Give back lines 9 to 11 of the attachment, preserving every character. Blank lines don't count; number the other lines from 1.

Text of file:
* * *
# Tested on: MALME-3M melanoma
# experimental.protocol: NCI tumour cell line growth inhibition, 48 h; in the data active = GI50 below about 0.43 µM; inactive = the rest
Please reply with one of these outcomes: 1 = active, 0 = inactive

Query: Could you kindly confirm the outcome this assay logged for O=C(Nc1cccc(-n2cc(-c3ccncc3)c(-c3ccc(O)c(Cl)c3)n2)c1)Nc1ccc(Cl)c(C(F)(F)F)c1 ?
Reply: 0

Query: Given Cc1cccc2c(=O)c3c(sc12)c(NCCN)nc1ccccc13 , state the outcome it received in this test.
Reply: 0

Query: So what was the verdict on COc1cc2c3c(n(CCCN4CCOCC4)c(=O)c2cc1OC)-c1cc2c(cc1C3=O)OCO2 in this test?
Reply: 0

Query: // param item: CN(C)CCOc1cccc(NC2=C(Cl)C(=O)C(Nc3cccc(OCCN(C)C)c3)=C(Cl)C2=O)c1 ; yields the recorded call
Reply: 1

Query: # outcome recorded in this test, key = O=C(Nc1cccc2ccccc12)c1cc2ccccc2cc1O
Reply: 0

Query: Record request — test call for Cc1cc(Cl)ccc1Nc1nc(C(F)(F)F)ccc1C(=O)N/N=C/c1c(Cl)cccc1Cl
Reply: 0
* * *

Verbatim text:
Reply: 0

Query: // param item: CN(C)CCOc1cccc(NC2=C(Cl)C(=O)C(Nc3cccc(OCCN(C)C)c3)=C(Cl)C2=O)c1 ; yields the recorded call
Reply: 1